Simple Steps Save Calves

January 23, 2014 09:26 PM
Simple Steps Save Calves

Cut stillbirth losses in half

Difficult births—dystocia—take a heavy toll on newborn calves. Roughly 40% of calves that need more than minor assistance at birth will die immediately or die later.

"Those that do survive have increased likelihood of respiratory and digestive problems later in their lives," explains Franklyn Garry, a veterinarian with Colorado State University.

"Since dystocia is associated with 50% of preweaned calf losses, every dairy should implement a dystocia monitoring program and employ management practices that limit the occurrence and impact of dystocia," he adds.

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More on reducing dystocia, stillbirths

Simple management techniques immediately after birth can reduce stillborn rates by half. "There’s no rocket science here," Garry says.

First-calf Holstein heifers always have the most problems with dystocia. Ensuring heifers are well grown and in proper condition at calving is the place to start. Using calving-ease bulls on heifers is also critical.

Personnel also must be trained in the birthing process. Frequent observation at calving is critical to determine if and when calving assistance is required. Producers should work with their veterinarians to train dairy employees on the birthing process, as well as when and how to intervene.

Once the calf is born, there are three simple things that should be done immediately:

  • Stimulate and enhance the animal’s breathing. "To help calves breathe, mucus in the upper airway should be removed via suction or positioning the head and neck to drain," Garry says.

The common practice of suspending calves from their rear legs to clear fluids can be counterproductive.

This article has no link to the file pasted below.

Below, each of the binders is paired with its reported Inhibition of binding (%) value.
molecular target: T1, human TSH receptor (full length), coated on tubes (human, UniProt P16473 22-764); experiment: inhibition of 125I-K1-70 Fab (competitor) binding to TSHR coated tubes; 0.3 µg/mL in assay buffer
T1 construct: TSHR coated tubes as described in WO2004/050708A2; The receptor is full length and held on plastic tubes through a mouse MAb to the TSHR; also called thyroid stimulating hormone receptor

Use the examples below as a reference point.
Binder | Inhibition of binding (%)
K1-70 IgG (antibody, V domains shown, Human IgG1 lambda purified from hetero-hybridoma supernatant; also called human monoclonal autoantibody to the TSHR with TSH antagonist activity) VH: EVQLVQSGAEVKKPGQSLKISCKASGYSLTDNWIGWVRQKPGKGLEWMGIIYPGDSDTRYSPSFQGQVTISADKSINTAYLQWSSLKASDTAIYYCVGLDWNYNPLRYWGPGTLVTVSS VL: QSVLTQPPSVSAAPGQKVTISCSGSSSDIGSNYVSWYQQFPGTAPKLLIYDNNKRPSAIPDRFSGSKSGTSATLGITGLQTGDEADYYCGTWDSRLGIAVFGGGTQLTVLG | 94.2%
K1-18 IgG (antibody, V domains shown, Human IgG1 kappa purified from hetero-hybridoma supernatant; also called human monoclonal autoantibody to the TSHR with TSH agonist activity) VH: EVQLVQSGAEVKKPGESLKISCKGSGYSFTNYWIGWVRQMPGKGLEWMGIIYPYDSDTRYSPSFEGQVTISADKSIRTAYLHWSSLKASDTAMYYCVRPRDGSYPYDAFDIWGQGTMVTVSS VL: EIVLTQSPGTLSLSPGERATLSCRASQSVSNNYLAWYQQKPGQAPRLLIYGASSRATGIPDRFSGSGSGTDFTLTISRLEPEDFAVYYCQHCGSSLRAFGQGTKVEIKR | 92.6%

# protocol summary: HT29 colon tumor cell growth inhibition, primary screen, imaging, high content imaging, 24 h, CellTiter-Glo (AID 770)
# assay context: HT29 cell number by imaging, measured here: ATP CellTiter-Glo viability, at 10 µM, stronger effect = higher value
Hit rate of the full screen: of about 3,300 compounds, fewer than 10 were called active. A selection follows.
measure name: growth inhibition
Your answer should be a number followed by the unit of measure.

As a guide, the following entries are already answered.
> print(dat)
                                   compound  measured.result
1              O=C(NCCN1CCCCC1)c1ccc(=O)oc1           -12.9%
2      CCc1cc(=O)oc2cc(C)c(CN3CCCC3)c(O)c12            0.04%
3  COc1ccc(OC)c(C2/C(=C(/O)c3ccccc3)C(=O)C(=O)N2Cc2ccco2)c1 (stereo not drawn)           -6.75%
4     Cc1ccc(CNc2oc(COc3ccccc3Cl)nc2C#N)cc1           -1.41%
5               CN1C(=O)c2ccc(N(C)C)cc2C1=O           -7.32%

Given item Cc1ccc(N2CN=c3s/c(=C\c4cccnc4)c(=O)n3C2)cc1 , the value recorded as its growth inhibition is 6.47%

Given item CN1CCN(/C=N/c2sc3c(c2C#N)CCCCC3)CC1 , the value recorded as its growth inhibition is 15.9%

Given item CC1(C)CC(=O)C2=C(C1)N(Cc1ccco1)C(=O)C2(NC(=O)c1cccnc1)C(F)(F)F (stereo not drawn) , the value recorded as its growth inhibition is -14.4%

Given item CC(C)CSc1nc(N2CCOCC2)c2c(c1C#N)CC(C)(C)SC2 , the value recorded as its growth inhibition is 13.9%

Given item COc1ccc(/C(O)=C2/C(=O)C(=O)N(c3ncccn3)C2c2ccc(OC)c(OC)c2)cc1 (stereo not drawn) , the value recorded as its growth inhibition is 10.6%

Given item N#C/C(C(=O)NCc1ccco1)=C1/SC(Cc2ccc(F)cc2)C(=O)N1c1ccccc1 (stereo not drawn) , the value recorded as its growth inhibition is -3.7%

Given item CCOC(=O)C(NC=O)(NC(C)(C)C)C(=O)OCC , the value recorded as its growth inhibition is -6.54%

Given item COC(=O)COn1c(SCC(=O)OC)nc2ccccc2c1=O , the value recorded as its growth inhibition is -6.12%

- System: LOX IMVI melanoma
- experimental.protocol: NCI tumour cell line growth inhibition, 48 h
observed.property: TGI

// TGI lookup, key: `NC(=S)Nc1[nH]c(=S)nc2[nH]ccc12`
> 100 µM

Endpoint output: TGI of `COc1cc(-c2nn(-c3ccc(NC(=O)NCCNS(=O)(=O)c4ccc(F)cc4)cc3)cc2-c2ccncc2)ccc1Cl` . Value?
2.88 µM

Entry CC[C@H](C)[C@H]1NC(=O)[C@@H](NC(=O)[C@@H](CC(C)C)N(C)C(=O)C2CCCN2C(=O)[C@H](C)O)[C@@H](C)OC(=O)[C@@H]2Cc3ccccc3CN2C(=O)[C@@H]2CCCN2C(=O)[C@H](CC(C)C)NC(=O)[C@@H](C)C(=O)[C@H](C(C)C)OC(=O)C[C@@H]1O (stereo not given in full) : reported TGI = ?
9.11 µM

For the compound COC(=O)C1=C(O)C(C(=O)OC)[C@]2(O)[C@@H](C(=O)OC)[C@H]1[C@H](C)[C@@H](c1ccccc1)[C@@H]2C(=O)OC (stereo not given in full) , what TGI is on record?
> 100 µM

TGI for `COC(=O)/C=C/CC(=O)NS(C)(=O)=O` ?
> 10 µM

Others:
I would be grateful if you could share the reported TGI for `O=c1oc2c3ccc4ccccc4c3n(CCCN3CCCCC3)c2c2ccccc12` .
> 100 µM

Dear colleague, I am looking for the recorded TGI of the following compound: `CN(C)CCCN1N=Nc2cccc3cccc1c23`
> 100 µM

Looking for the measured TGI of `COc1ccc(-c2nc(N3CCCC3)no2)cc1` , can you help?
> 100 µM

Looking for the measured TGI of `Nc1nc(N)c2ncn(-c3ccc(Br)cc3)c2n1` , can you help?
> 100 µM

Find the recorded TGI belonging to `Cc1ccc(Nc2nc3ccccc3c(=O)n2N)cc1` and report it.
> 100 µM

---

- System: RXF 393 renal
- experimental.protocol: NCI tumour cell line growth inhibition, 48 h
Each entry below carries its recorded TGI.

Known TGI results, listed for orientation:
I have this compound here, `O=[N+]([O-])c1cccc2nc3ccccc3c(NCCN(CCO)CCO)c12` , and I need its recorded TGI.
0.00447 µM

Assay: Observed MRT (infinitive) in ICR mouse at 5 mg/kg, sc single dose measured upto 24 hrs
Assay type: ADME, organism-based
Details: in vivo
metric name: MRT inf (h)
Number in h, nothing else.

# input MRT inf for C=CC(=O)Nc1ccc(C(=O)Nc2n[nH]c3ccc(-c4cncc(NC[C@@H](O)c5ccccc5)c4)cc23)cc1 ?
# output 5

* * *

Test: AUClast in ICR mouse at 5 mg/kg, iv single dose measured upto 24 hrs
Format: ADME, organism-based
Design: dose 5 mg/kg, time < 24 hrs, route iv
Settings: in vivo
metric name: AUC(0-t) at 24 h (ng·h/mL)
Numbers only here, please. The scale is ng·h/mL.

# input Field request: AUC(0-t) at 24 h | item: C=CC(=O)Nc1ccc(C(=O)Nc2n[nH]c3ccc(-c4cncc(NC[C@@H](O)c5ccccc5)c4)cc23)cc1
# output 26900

"We prefer to place calves in sternal recumbency (normal upright lying position) immediately after birth," he says.

If calves have not started breathing, the use of mechanical devices such as an Ambu bag provides positive ventilation. Vigorous rubbing of the ribs with towels also stimulates the calf to breathe.

  • Minimize heat loss. Calves should maintain a body temperature of 101°F. Dry calves immediately after birth. Calves should then be placed in deep-bedded areas where they can nest. In winter, you might need to provide supplemental heat via heat lamps, warming boxes or calf jackets.
  • Administer colostrum. In addition to improving immune function, colostrum provides essential fluids, increases blood volume and improves circulation. "Colostrum is an important source of energy," Garry adds. "This energy, and because it is given to calves at 100°F to 105°F, helps support their body temperature."  


Dystocia Scoring System

Every birth on your dairy should be scored for dystocia. It’s the only way you’ll know how much dystocia is actually occurring and whether management changes you’ve implemented are actually working, says Franklyn Garry, a veterinarian with Colorado State University. Use this simple system:

  • Score 1. No assistance needed.
  • Score 2. One person assist and relatively easy pull.
  • Score 3. Any assistance beyond that.

Then record whether it’s a live or dead birth, sex of the calf, time it takes for the calf to stand, time to colostrum and time to suckle. Guidelines for the ideal calf:

  • Head upright: within 2 minutes of birth.
  • Calf in sternal, upright lying position: within 3 minutes of birth.
  • Calf attempts to stand up: within 20 minutes of birth.   
  • Calf is able to stand on its own: within 60 minutes.
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